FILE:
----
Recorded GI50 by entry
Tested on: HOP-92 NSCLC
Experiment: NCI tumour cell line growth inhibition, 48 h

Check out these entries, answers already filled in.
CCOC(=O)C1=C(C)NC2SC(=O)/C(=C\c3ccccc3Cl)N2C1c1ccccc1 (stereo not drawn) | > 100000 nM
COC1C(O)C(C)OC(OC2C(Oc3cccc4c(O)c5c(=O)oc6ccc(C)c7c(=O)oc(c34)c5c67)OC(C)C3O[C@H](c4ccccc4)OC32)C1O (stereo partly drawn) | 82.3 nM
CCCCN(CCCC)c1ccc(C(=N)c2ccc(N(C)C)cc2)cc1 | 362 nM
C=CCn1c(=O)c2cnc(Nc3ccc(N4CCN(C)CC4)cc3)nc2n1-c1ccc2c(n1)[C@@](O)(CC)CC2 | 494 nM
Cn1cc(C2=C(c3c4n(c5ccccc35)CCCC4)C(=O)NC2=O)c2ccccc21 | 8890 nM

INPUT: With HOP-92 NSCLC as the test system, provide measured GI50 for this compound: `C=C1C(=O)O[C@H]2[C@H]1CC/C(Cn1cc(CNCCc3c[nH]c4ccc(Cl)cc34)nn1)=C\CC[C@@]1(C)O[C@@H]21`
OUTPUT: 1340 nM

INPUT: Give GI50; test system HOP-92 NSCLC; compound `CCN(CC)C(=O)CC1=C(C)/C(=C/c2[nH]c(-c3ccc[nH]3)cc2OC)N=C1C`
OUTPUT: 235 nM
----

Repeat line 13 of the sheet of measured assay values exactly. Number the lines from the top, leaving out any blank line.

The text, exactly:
OUTPUT: 235 nM